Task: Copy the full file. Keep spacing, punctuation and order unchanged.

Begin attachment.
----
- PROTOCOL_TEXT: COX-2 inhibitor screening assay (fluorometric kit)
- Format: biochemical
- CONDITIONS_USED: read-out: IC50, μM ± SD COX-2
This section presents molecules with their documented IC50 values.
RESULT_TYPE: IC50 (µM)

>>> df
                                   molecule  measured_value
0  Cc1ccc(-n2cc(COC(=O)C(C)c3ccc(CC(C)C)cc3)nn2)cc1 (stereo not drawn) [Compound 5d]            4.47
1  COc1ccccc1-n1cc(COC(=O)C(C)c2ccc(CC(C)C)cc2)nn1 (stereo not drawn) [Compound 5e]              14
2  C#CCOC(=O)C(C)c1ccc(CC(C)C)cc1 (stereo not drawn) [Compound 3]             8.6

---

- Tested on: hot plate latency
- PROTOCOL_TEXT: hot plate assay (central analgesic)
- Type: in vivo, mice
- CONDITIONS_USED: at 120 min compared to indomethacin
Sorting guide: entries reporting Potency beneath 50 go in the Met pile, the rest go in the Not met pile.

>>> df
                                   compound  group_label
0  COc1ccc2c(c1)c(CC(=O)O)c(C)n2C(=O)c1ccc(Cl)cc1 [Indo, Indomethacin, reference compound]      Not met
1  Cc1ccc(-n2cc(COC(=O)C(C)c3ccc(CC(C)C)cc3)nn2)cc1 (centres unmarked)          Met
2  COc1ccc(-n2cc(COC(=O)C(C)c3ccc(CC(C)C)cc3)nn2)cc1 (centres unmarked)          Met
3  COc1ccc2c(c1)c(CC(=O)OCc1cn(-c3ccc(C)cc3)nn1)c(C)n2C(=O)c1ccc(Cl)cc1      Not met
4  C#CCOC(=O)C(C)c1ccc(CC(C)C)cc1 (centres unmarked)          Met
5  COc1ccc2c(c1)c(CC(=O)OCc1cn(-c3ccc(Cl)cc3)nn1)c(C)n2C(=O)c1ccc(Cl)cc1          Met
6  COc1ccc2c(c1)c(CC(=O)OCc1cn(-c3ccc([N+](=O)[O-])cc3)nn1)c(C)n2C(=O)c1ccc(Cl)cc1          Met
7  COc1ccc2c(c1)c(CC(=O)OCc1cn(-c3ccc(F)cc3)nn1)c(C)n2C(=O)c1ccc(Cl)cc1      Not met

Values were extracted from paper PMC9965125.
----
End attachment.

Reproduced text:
- PROTOCOL_TEXT: COX-2 inhibitor screening assay (fluorometric kit)
- Format: biochemical
- CONDITIONS_USED: read-out: IC50, μM ± SD COX-2
This section presents molecules with their documented IC50 values.
RESULT_TYPE: IC50 (µM)

>>> df
                                   molecule  measured_value
0  Cc1ccc(-n2cc(COC(=O)C(C)c3ccc(CC(C)C)cc3)nn2)cc1 (stereo not drawn) [Compound 5d]            4.47
1  COc1ccccc1-n1cc(COC(=O)C(C)c2ccc(CC(C)C)cc2)nn1 (stereo not drawn) [Compound 5e]              14
2  C#CCOC(=O)C(C)c1ccc(CC(C)C)cc1 (stereo not drawn) [Compound 3]             8.6

---

- Tested on: hot plate latency
- PROTOCOL_TEXT: hot plate assay (central analgesic)
- Type: in vivo, mice
- CONDITIONS_USED: at 120 min compared to indomethacin
Sorting guide: entries reporting Potency beneath 50 go in the Met pile, the rest go in the Not met pile.

>>> df
                                   compound  group_label
0  COc1ccc2c(c1)c(CC(=O)O)c(C)n2C(=O)c1ccc(Cl)cc1 [Indo, Indomethacin, reference compound]      Not met
1  Cc1ccc(-n2cc(COC(=O)C(C)c3ccc(CC(C)C)cc3)nn2)cc1 (centres unmarked)          Met
2  COc1ccc(-n2cc(COC(=O)C(C)c3ccc(CC(C)C)cc3)nn2)cc1 (centres unmarked)          Met
3  COc1ccc2c(c1)c(CC(=O)OCc1cn(-c3ccc(C)cc3)nn1)c(C)n2C(=O)c1ccc(Cl)cc1      Not met
4  C#CCOC(=O)C(C)c1ccc(CC(C)C)cc1 (centres unmarked)          Met
5  COc1ccc2c(c1)c(CC(=O)OCc1cn(-c3ccc(Cl)cc3)nn1)c(C)n2C(=O)c1ccc(Cl)cc1          Met
6  COc1ccc2c(c1)c(CC(=O)OCc1cn(-c3ccc([N+](=O)[O-])cc3)nn1)c(C)n2C(=O)c1ccc(Cl)cc1          Met
7  COc1ccc2c(c1)c(CC(=O)OCc1cn(-c3ccc(F)cc3)nn1)c(C)n2C(=O)c1ccc(Cl)cc1      Not met

Values were extracted from paper PMC9965125.